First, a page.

‘Clubfoot’ (also called “Congenital Talipes Equinovarus” or “CTEV”) is a birth deformity in which a baby’s foot is twisted inwards and downwards. It is so called because the shape of the foot resembles a golf-club (Figure 1). It occurs in 1 in 1000 live birth.
In most cases, clubfoot is ‘idiopathic’, which means, the cause is unknown. In some children, clubfoot can be due to disorders of the spine or due to weakness of the nerves and muscles in the legs. Such children are said to have ‘syndromic’ clubfoot.
Clubfoot is one of the commonest birth anomalies. It occurs in about 1 to 2 babies per 1000 births. It is 2.5 times more common in boys. In more than half the children affected, both feet are involved.
Till the late 1990s, clubfoot used to be treated with radical, open surgery. However, clubfeet treated by open surgery in childhood were seen to turn stiff and painful in adult life. Prof Ignacio Ponseti from Iowa, USA, described a minimally invasive treatment methodology. Over the past 25 years, Ponseti method has become the gold standard for treatment of clubfoot all over the world.
Treatment of clubfoot by Ponseti method consists of different stages:
- Stage 1 (serial manipulation and casting): The first stage of treatment consists of manipulation and application of serial plaster casts. These plaster casts are called serial casts as they are changed every week. With each cast, the position of the foot is slowly corrected to near normal. Serial casts are applied till forefoot deformity is over-corrected and can be externally rotated to 60 degrees. This stage is usually reached after 4 to 8 casts.
- Stage 2 (tenotomy): In most children, the Achilles tendon at the posterior aspect of heel is tight and results in persistence of hindfoot equinus deformity even after forefoot deformity is fully corrected. At this stage, Achilles tendon tenotomy surgery is performed for correction of the hindfoot deformity. After tenotomy, cast is applied in over-corrected position for a period of 4 weeks.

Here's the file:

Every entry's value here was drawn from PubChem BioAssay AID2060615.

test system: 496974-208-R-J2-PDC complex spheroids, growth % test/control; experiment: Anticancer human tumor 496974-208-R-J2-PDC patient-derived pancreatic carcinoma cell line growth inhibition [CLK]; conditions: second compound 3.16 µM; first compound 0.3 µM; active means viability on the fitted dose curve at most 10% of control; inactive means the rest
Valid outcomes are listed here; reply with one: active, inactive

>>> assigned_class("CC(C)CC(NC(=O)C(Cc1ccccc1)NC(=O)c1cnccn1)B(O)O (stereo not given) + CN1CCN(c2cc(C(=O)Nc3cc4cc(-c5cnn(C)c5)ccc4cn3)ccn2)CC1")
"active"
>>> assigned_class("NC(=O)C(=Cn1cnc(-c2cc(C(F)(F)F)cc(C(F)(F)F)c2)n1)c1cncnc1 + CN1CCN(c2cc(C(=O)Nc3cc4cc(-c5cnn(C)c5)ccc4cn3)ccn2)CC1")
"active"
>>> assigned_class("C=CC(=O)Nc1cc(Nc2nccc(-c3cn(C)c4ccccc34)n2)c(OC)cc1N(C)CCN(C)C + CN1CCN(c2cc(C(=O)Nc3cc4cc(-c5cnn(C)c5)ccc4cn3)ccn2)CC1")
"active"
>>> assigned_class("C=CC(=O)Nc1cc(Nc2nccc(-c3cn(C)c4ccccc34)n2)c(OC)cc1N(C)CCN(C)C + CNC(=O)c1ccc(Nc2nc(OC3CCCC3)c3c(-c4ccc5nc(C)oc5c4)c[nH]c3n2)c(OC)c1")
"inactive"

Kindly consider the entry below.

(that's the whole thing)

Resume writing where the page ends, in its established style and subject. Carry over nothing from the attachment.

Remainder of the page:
- Stage 3 (bracing): The final cast is removed at 4 weeks following tenotomy surgery. The clubfoot is now fully corrected. However, to maintain this correction it is vital to apply Foot Abduction Brace (FAO). FAO consists of shoes in both feet with an inter-connecting bar which maintains the feet in 70 degrees external rotation and 20 degrees ankle dorsiflexion. Initially, brace is applied full-time (23 hours/day) for a period of 4 months. Thereafter, the period of brace wear is gradually reduced and sleeptime brace wear is continued till the age of 4 years.
Isolated clubfoot is treatable and most children treated by the Ponseti method lead a life free of disability and participate in sports.
Recurrence of deformity may occur in few cases and may necessitate further treatment. Recurrence occurs most commonly in the second or third year of life and commoner in children who fail to wear braces as prescribed.
Syndromic clubfeet are especially problematic and may need multiple surgeries.
This article is contributed by Dr Sandeep Vaidya, Paediatric Orthopaedic Surgeon, Pinnacle Orthocentre Hospital, Thane. For more information, call (022)25419000/ 25429000 OR email email@example.com.